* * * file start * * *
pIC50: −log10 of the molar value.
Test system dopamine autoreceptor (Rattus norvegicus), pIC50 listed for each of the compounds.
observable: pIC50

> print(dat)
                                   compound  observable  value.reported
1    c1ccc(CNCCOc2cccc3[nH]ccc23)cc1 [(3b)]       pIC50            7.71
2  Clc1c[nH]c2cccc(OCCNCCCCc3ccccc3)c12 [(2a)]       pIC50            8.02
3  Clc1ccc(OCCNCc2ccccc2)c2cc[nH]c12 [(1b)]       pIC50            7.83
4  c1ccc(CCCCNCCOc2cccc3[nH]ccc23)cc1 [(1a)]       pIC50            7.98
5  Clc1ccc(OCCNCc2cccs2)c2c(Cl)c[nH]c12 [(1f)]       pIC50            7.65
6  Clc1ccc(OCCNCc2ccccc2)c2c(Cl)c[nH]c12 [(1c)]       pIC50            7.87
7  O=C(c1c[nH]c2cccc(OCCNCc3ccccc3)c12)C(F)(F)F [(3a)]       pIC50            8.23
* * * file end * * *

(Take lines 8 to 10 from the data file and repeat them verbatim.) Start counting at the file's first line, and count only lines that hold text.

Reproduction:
3  Clc1ccc(OCCNCc2ccccc2)c2cc[nH]c12 [(1b)]       pIC50            7.83
4  c1ccc(CCCCNCCOc2cccc3[nH]ccc23)cc1 [(1a)]       pIC50            7.98
5  Clc1ccc(OCCNCc2cccs2)c2c(Cl)c[nH]c12 [(1f)]       pIC50            7.65